Length of Brew Day vs Complexity of Brew House

Discussion in 'General Brewing Discussions' started by Dornbox, Jun 1, 2021.

  1. Dornbox

    Dornbox Member

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    I swear when I use to brew on a simple Sabco Burner and Keggle with an orange cooler mash tun I could knock out a batch in 5-6 hours (memory is foggy as that was a while ago and my brew house notes never mentioned much by way of time of day other than the start time). Years later I'm back at it with a really slick completely plumbed 3 vessel and pumps setup and I'm not sure i can come in much under 8 hours including clean up. While my brew day is easier than ever, it seems like the length of my brew day and cleanup are longer than ever as well. Not complaining mind you, just musing.

    For giggles, how long are your brew days and what gear are you brewing on?
     
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  2. Megary

    Megary Well-Known Member

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    BIAB, 1 kettle, 3 gal (into fermenter) batches, 4-4-1/2 hours depending on mash/boil times. Finished once in about 3:50.
     
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  3. Blackmuse

    Blackmuse Well-Known Member

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    5-6 hours. Occasionally I can knock out a batch in 4 hours but usually that means a 60 minute boil versus my regular 90 minute.
    Using a Robobrew 35L. It'll be interesting to see if that changes when I switch to the 65L and 10 gallon batches. I'm sure I won't mind it much when I'm older but I have a family so the whole 5-6 hour thing sucks - I try and prep the night before now and wake up at 4-5 am on a weekend so I can be done by 10 or so.
     
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  4. Dornbox

    Dornbox Member

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    I like the night before prep. I'm sure I can drop an hour there... or shift it anyway.

    @Megary, does that include clean up!?!? My 8 hour day is when I'm back lurking on Brewer's Friend or going to bed. The BIAB systems do seem really slick.
     
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  5. Donoroto

    Donoroto Well-Known Member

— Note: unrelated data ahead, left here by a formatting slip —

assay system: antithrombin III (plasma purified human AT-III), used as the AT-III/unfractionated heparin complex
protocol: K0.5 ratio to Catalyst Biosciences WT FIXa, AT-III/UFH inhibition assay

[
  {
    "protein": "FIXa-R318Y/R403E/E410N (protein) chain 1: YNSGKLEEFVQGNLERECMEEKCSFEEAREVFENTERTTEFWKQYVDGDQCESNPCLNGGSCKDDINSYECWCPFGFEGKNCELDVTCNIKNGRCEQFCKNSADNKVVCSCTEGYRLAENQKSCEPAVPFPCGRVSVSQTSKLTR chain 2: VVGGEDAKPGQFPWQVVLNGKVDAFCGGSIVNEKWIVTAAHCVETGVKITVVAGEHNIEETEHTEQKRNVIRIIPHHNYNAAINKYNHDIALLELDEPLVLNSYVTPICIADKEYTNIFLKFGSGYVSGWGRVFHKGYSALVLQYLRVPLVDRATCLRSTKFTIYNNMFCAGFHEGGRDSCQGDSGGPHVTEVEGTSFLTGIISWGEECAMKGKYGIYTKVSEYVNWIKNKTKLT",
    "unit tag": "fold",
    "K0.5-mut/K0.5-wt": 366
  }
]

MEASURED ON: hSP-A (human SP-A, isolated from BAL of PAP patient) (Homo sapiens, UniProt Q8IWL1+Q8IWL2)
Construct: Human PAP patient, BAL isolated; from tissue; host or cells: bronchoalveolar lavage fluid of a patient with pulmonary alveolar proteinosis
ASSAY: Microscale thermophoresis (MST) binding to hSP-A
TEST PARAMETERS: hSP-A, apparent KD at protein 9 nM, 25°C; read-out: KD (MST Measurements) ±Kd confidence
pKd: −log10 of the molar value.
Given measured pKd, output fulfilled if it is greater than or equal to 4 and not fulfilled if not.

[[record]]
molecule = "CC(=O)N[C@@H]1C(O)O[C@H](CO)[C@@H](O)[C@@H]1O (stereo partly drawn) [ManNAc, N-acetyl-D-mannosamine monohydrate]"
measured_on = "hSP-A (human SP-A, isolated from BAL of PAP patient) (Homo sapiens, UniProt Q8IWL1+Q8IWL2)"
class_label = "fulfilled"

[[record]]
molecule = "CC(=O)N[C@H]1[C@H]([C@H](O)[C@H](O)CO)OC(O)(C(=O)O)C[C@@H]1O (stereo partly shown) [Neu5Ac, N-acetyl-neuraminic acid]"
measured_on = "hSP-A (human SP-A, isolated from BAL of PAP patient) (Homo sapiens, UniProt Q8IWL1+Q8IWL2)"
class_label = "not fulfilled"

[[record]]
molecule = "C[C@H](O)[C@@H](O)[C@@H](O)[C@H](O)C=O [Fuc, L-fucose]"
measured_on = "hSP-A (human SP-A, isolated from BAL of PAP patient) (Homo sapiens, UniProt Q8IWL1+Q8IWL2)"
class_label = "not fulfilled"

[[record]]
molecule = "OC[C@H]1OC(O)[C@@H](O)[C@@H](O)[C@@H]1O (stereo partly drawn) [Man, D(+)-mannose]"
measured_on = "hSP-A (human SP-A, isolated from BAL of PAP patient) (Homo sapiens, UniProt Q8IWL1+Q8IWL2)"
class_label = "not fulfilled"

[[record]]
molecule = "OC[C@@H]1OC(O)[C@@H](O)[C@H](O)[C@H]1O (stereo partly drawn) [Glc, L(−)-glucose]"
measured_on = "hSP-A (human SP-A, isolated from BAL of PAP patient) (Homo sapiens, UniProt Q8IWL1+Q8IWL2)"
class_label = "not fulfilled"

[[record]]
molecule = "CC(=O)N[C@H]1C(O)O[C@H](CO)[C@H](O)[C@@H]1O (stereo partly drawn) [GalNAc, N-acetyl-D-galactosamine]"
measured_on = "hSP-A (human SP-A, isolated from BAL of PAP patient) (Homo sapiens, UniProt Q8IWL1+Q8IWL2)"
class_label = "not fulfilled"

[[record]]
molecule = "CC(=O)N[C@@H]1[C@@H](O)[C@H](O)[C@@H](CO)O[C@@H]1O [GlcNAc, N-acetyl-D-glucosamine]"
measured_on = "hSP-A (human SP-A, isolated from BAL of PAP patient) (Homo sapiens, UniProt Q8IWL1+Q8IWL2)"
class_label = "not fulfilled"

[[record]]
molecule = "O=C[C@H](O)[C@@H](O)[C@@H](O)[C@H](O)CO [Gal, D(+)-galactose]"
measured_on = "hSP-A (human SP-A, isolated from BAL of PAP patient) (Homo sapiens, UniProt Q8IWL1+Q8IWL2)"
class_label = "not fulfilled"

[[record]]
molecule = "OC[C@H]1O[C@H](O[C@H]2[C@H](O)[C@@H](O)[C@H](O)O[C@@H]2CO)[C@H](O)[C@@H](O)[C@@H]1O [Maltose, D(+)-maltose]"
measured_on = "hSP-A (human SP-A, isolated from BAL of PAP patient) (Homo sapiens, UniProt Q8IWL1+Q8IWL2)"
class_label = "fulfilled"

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  6. Megary

    Megary Well-Known Member

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    Yeah, that’s with cleanup. But for BIAB, cleanup requires me to wash a pot and a siphon. 10 minutes?
     
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  7. Bubba Wade

    Bubba Wade Well-Known Member

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    I’m probably an outlier here. I have a rather short brew day. BIAB with an electric vessel.

    Mill grains/ heat mash water - < 15 min
    Mash - 45 minutes
    Heat to boiling - 15 minutes
    Boil - 30 minutes
    Cool wort/cleanup - 15 minutes
    Total around 2 hours.

    I also usually keg the last batch and clean the fermenter during the mash.

    Note that I always make 2.5 gallon batches.

    I know that some people will argue with me about the shorter mash and boil times, but I’m able to achieve the desired flavors and quality with no issues.
     
  8. dmtaylor

    dmtaylor Active Member

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    I brew 2 gallon batches on my kitchen stove. Takes about 3.5 to 4 hours start to finish. I only mash for 45 minutes on average, been doing this for 15 years now and love the little time it saves. Bottling a small batch like this only takes about an hour. And now that I got a 1-gallon uKeg Go, packaging will go even faster.
     
  9. WesBrew

    WesBrew Active Member

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    5.5-11g batches on electric. Kettle, mash tun, hlt, plate chiller , single controller, single pump. Requires a lot of multitasking to hit 5.5 hrs.
    Part1: prepare & heat strike water, weigh malts, Mill into the tun & underlet. set up herms& Run mash for 60 min. Sparge, fill kettle, cleanup. Usually 3hrs